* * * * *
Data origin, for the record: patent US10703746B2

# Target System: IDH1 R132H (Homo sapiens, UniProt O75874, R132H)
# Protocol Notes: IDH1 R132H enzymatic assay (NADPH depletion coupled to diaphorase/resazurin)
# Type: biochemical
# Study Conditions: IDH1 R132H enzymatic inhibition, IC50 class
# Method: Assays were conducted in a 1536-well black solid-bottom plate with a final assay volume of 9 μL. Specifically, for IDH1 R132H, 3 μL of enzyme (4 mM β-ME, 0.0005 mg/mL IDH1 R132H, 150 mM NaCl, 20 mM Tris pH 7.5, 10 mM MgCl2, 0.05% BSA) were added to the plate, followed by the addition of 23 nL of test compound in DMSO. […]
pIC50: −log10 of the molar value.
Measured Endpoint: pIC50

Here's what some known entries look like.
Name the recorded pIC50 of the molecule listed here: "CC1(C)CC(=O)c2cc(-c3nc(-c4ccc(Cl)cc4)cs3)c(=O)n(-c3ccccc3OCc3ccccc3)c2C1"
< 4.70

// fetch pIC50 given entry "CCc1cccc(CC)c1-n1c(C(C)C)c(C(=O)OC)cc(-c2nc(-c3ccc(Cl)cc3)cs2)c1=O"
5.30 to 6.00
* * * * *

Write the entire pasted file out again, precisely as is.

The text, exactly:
Data origin, for the record: patent US10703746B2

# Target System: IDH1 R132H (Homo sapiens, UniProt O75874, R132H)
# Protocol Notes: IDH1 R132H enzymatic assay (NADPH depletion coupled to diaphorase/resazurin)
# Type: biochemical
# Study Conditions: IDH1 R132H enzymatic inhibition, IC50 class
# Method: Assays were conducted in a 1536-well black solid-bottom plate with a final assay volume of 9 μL. Specifically, for IDH1 R132H, 3 μL of enzyme (4 mM β-ME, 0.0005 mg/mL IDH1 R132H, 150 mM NaCl, 20 mM Tris pH 7.5, 10 mM MgCl2, 0.05% BSA) were added to the plate, followed by the addition of 23 nL of test compound in DMSO. […]
pIC50: −log10 of the molar value.
Measured Endpoint: pIC50

Here's what some known entries look like.
Name the recorded pIC50 of the molecule listed here: "CC1(C)CC(=O)c2cc(-c3nc(-c4ccc(Cl)cc4)cs3)c(=O)n(-c3ccccc3OCc3ccccc3)c2C1"
< 4.70

// fetch pIC50 given entry "CCc1cccc(CC)c1-n1c(C(C)C)c(C(=O)OC)cc(-c2nc(-c3ccc(Cl)cc3)cs2)c1=O"
5.30 to 6.00